Many older adults need continued medical care and rehabilitation after a hospital stay. If your loved one is recovering from an illness, injury, or surgery, skilled nursing facilities and nursing homes are two options available to provide the extra care they need. A skilled nursing facility is ideal for short-term support, while nursing homes offer long-term residential care. The services provided by these facilities are similar and often overlap, but there are a few key differences to understand.
Skilled nursing care is the highest level of medical care you can receive outside of a hospital. It’s provided by registered nurses (RNs) or other trained, licensed professionals under the supervision of a doctor.
Skilled nursing care can be provided in many settings, including skilled nursing facilities, nursing homes, senior rehab facilities, or even in the comfort of a patient’s own home. Both nursing homes and stand-alone skilled nursing facilities offer round-the-clock care for seniors who need 24-hour medical supervision but don’t require hospitalization.
What separates nursing homes and stand-alone skilled nursing facilities, also called rehabs, from each other is the level of medical care provided, the staff on hand, and the duration of the stay.
Because skilled nursing care is designed to help your loved one recover after a serious illness, injury, or surgery, providers offer all the assistance needed to aid in that recovery. Common examples of skilled nursing care services include:
Care teams provide regular access to physical, occupational, or speech therapy, as well as assistance with fall prevention, joint replacement rehabilitation, and cognitive support.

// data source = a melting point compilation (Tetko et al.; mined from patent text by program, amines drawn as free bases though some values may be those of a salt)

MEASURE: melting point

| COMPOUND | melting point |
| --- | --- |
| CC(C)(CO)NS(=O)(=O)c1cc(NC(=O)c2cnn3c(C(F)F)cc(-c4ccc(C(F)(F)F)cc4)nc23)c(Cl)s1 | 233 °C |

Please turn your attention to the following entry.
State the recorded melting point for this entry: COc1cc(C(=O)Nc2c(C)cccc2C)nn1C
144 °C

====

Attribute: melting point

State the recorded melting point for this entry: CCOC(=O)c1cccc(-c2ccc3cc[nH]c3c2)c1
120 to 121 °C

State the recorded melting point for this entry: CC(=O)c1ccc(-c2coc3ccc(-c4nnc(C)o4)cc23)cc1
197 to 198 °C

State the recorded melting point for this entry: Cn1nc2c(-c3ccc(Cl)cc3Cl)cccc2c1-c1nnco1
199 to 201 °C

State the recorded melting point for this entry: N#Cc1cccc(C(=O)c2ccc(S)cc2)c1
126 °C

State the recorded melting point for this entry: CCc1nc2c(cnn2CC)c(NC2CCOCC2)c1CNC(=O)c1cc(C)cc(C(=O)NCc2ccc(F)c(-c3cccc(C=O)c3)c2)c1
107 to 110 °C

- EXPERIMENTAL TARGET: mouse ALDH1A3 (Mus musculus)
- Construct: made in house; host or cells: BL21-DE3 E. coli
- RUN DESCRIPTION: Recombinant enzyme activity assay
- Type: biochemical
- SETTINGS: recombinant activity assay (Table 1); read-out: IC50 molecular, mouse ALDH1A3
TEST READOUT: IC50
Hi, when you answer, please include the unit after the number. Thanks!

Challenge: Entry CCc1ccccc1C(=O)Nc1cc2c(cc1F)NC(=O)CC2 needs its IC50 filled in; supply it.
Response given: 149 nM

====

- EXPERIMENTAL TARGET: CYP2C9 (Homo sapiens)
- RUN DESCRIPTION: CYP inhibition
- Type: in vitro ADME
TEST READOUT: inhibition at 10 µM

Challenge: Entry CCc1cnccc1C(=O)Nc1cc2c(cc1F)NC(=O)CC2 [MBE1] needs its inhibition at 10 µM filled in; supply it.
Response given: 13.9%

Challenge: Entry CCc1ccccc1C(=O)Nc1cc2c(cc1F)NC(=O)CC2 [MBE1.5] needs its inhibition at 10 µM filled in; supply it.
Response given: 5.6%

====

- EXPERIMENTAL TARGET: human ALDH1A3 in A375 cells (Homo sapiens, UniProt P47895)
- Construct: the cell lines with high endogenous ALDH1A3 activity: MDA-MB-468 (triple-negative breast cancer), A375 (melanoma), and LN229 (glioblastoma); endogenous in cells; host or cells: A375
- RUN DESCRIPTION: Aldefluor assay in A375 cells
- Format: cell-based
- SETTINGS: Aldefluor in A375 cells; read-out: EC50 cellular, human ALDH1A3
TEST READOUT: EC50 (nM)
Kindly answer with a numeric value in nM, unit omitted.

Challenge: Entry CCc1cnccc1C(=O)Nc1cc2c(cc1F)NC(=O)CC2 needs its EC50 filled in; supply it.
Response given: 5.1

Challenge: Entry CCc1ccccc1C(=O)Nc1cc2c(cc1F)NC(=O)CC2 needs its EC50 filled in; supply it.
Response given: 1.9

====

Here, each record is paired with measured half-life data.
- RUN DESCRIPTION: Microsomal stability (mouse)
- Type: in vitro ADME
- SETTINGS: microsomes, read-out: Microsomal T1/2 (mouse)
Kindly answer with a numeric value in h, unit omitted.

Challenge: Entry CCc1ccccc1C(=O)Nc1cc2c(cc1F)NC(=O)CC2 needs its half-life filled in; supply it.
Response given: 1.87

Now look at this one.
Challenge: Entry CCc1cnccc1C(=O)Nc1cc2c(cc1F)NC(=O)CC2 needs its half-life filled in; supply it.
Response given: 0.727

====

Skilled nursing care patients also receive help with personal care, meals, and medication management. Although at-home skilled nursing care is an option for some, many patients benefit from access to equipment that’s more readily available in a facility.
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Skilled nursing facilities (SNFs) are designed for patients transitioning out of the hospital, people recovering from a serious condition or injury, or anyone in need of constant supervision and assistance for medical reasons. The goal of skilled nursing care is to help patients recover enough to care for themselves or to be able to transition to a less intensive senior care option.
Stand-alone facilities that provide exclusively short-term skilled nursing care are residential, but they aren’t designed for long-term inhabitants. As such, most people only receive skilled nursing care in designated SNF for a short time. These short-term stays can also take place in designated wings or beds within larger nursing homes. The average stay at a skilled nursing facility is 28 days.
While the term “nursing home” is often used as a catchall term for any type of senior living setting, nursing homes and skilled nursing facilities actually provide a higher level of care than other options like independent living or assisted living.
Nursing homes provide care to seniors who have medical needs that affect their ability to live independently. The typical nursing home resident has a serious health condition that requires regular or frequent specialized medical care, like time-sensitive medication management, 24-hour monitoring, or significant assistance with feeding, mobility, urinary or fecal incontinence, and transfers.